Without proof of emergency or illness, students will receive a zero for missed tests, quizzes or assignments. In order to schedule a make-up exam, the instructor must be notified within 24 hours of the missed class.


Attendance/Participation/*Class Preparation


Exams (2) 30%



Preliminary Report 10%
Analysis Report/Presentation 20%
Design Report/Presentation 25%
*Since the reading assignments are essential for class discussions, all students will be expected to complete the reading assignments prior to class.

Letter grades will be assigned according to the following scale:

94 – 100


90 - 93


87 - 89


84 - 86


80 - 83


77 - 79


70 - 76


60 - 69


below 60


Assignment Policy

Assignments are due on or prior to the due date. Late assignments will not be accepted.

Academic Integrity

All students are expected to act with civility, personal integrity; respect other students' dignity, rights and property; and help create and maintain an environment in which all can succeed through the fruits of their own efforts. An environment of academic integrity is requisite to respect for self and others and a civil community.

Academic integrity includes a commitment to not engage in or tolerate acts of falsification, misrepresentation or deception. Such acts of dishonesty include cheating or copying, plagiarizing, submitting another persons' work as one's own, using Internet sources without citation, fabricating field data or citations, "ghosting" (taking or having another student take an exam), stealing examinations, tampering with the academic work of another student, facilitating other students' acts of academic dishonesty, etc.

Academic dishonesty violates the fundamental ethical principles of the University community and compromises the worth of work completed by others. A student should avoid academic dishonesty when preparing work for any class. If charged with academic dishonesty, students will receive written or oral notice of the charge by the instructor. Students who contest the charge should first seek resolution through discussion with the faculty member or the campus Director of Academic Affairs. If the matter is not resolved, the student may request a hearing with the Academic Integrity Committee at the campus.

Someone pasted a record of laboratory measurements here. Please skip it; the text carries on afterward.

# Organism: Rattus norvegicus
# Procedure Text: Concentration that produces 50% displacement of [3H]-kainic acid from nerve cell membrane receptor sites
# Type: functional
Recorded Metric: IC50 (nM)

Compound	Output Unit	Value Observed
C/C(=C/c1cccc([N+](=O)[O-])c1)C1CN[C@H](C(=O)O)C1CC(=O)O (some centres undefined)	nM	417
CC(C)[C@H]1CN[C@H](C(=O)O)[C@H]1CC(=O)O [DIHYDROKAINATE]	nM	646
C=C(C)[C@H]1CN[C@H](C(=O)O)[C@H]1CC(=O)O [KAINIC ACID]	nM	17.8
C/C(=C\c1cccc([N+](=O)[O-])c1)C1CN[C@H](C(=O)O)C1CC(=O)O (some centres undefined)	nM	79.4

Sanctions for breaches of academic integrity may range (depending on the severity of the offense) from F for the assignment to F for the course. In severe cases of academic dishonesty, including, but not limited to, stealing exams or "ghosting" an exam, students may receive a grade of XF, a formal University disciplinary sanction that indicates on the student's transcript that failure in the course was due to a serious act of academic dishonesty. The University's statement on Academic Integrity from which the above statement was drawn is available at:

Where To Find Assistance

  1. Ask questions in class
  2. Ask other students
  3. The Nittany Success Center: Rooms 107 and 108 of the Main Classroom Building
  4. E-mail questions to me:
  5. Office hours (226 ISTC)
  6. Schedule appointment (, 771-4143)

Computer Use and Network Security

Students are expected to abide by the Penn State Policy AD20 Computer and Network Security. Violations of this policy can result in termination of privileges, academic probation, expulsion from Penn State or criminal prosecution.

Students With Disabilities

Penn State is committed to providing access to a quality education for all students, including those with documented disabilities. If a student has a disability and wishes an accommodation for a course, it is the student's responsibility to obtain a University letter confirming the disability and suggesting appropriate accommodation. This letter can be requested from the York campus Disability Contact Liaison, Dr. Cora Dzubak, Nittany Success Center.

Students are encouraged to request accommodation early in the semester so that, once identified, reasonable accommodation can be implemented in a timely manner.


This syllabus is subject to revision by the instructor.

Cantor/Fall 2015

Bill Cantor’s Home Page